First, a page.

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Business simulations prepare students for reality and success after graduation

Brooke Preston posing

From The Ichabod - Spring 2021
By Emma Wittmer

Not everyone can say they placed in the top three out of hundreds of teams from around the world, but Washburn School of Business alumna Brooke Preston can.

Preston, bba ’20, finished third in the Capsim Challenge at the end of the fall 2020 semester. The Capsim Challenge takes Capstone and Foundation simulation alumni and pits them against each other to determine the world’s best at running a multi-million dollar simulation company. Preston participated in a group simulation throughout her Strategic Management class with Norma Juma, professor, School of Business, and did the international competition as a solo team.

“I encourage all of my students to enroll in the Capsim Challenge,” Juma said. “It gives them another opportunity to polish up their skills before the class final and an opportunity to gain confidence in their accomplishments within the competition.”

Business simulations are different from lectures, case studies and other classroom tools. They create an experience that not only involves their hands and minds, but their emotions too.

“I have used the Capstone simulation in my classes since 2006,” Juma said. “The greatest benefits are the testimonials from alumni who talk about the transferable skills that they acquired from Capstone, and we have had a lot of success with it. I define success in terms of what my students can carry on into their careers and continuous learning after graduation.”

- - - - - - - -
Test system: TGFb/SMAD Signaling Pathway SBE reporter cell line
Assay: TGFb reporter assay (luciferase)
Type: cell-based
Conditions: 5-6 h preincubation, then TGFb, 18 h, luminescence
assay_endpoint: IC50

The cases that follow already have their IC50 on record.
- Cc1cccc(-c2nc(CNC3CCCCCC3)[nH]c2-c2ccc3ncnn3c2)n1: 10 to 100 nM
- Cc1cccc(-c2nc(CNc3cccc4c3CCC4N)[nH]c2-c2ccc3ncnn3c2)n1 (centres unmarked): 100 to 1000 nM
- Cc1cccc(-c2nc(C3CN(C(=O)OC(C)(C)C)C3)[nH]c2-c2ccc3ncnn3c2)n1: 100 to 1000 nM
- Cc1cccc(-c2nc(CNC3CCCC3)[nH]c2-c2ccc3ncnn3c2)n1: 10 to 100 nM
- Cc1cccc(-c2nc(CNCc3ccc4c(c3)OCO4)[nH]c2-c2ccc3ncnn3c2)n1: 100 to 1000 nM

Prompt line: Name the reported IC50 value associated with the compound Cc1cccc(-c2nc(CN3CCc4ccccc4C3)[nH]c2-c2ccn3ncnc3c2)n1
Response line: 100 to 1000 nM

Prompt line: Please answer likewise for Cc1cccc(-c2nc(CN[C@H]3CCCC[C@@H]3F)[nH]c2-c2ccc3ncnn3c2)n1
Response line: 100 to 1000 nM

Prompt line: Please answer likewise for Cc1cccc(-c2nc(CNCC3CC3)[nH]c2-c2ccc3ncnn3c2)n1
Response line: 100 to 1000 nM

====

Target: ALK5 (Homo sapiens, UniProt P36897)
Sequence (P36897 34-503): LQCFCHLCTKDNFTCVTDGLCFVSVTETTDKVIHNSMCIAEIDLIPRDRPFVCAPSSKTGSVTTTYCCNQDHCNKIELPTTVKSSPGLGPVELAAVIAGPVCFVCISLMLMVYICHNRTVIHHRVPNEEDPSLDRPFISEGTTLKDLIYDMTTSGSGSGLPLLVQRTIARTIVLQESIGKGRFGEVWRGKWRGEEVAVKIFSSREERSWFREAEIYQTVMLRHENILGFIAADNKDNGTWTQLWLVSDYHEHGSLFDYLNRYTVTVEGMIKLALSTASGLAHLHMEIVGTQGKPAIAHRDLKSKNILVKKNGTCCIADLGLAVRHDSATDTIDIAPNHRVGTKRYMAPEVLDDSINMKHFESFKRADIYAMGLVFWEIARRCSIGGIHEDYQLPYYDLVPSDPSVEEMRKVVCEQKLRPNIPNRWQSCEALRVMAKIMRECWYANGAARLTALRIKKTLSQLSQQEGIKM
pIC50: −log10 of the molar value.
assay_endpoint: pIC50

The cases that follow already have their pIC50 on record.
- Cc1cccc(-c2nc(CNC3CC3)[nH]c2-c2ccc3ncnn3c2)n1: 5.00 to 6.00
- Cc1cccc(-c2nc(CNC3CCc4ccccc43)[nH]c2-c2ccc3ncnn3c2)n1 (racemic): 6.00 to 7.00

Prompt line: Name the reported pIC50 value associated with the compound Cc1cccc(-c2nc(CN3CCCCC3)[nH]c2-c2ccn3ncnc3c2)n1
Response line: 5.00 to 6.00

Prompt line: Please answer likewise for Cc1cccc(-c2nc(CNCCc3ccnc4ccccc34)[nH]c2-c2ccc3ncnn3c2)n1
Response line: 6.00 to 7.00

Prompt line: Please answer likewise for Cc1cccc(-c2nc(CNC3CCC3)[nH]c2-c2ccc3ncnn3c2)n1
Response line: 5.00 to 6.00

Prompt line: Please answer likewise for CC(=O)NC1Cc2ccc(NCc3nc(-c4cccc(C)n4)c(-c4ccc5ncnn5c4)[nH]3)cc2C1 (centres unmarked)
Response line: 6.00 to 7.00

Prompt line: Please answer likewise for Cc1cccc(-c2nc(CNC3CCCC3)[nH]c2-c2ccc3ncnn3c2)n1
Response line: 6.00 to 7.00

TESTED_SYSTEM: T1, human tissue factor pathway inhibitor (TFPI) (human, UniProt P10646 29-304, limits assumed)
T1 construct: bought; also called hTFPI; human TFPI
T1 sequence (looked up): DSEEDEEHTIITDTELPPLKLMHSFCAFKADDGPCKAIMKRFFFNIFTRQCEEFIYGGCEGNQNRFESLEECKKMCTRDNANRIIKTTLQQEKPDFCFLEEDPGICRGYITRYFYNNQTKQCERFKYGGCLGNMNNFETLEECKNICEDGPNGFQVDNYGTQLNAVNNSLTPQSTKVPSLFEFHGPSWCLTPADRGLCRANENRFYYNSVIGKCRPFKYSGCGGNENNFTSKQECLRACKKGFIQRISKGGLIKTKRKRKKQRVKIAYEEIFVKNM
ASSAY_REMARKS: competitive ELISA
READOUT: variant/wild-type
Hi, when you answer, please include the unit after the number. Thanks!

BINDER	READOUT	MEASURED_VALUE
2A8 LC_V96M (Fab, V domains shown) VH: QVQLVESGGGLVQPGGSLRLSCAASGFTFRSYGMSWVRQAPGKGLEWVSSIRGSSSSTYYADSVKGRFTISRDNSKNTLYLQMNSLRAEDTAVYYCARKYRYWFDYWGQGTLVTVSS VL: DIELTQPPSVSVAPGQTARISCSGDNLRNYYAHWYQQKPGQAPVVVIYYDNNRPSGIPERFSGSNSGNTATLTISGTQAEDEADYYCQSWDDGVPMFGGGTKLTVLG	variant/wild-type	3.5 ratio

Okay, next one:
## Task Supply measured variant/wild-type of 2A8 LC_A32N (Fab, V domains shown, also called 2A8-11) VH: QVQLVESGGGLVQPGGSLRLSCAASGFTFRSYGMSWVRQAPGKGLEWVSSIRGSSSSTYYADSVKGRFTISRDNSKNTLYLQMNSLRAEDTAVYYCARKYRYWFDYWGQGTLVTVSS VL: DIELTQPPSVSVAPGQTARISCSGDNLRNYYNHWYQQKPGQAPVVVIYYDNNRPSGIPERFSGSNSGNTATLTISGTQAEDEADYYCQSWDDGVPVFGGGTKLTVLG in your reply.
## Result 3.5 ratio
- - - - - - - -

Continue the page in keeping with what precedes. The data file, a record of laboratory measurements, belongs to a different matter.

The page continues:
The Capstone simulation integrates all functional areas of learning so students can grasp what a viable business model is and what it takes to run a business.

“What I quickly experienced in the simulation was that I could listen and try to learn a lot in a class lecture, but when I did the simulation, I got to really learn where the topics you hear about in class come from,” Preston said. “Experiential tools are powerful because they invoke emotions and emotions are hard to forget," Juma said.

Preston worked with a group in class throughout the semester in the Capstone simulation and quickly learned the importance of communication across all the links.

“If one of those links doesn’t match up with the other, then it’s all going to come tumbling down,” Preston said. “If one fails then the entire operation fails. I really learned the impact of our decisions and the importance of coordinating with my team.”

Preston then had to effectively coordinate with herself when she entered the Capsim Challenge. There was a round in the challenge simulation she didn’t realize a recession had taken place and had to work to catch back up with the other teams.

“The opportunity to engage with their peers in a global competition builds their confidence and appreciation for the education they are receiving,” Juma said. “It is a resounding assurance of their impactful learning experience at Washburn.”

The Ichabod magazine spring 2021

The Ichabod tells our story with features on alumni, faculty, staff, students and friends, along with the latest campus news. Read the 2021 spring edition online and look for it in mailboxes in May.

View past editions

 

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